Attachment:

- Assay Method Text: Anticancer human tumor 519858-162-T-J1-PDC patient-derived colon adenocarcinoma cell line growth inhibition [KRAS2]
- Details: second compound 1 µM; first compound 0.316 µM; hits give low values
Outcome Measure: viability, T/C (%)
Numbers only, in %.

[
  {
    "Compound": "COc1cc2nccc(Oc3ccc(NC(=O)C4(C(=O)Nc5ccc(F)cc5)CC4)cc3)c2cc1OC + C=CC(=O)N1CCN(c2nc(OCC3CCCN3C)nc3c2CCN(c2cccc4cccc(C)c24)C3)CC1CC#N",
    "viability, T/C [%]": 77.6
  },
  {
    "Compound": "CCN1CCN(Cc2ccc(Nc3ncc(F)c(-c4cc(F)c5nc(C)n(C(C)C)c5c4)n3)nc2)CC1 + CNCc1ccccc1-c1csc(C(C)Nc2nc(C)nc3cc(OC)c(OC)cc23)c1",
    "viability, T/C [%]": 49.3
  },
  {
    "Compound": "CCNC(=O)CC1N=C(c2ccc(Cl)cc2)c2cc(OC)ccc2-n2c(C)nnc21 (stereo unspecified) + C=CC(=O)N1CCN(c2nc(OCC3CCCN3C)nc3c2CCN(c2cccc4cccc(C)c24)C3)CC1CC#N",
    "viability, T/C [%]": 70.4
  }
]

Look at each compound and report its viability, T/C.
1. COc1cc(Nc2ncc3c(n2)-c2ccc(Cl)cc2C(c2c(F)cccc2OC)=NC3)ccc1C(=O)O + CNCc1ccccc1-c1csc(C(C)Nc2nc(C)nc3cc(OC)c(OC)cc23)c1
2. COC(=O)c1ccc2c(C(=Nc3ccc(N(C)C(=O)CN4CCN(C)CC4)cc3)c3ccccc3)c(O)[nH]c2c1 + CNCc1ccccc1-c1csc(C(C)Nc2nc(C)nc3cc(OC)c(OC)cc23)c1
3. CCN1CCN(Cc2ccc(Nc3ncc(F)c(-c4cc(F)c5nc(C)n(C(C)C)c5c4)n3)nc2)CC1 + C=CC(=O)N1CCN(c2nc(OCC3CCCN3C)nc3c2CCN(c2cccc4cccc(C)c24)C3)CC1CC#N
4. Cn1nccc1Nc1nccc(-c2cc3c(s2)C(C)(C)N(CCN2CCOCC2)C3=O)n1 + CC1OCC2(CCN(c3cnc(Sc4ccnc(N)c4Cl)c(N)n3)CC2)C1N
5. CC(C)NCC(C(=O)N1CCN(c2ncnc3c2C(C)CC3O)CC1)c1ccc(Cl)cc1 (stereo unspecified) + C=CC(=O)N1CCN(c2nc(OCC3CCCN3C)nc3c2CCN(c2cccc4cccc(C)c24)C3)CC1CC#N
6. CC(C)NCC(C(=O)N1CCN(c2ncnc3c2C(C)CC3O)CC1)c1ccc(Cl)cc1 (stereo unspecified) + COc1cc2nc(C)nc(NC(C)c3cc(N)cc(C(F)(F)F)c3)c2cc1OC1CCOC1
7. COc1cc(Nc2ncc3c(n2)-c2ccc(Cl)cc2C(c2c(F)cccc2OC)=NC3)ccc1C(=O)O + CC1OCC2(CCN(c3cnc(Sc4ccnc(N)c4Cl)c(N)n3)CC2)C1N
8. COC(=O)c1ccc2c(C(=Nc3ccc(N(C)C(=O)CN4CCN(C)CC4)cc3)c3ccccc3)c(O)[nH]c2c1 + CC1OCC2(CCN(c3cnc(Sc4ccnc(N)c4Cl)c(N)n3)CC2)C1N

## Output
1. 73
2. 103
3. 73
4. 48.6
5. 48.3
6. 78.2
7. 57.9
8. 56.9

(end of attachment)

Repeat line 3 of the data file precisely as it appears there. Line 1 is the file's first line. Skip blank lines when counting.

Outcome Measure: viability, T/C (%)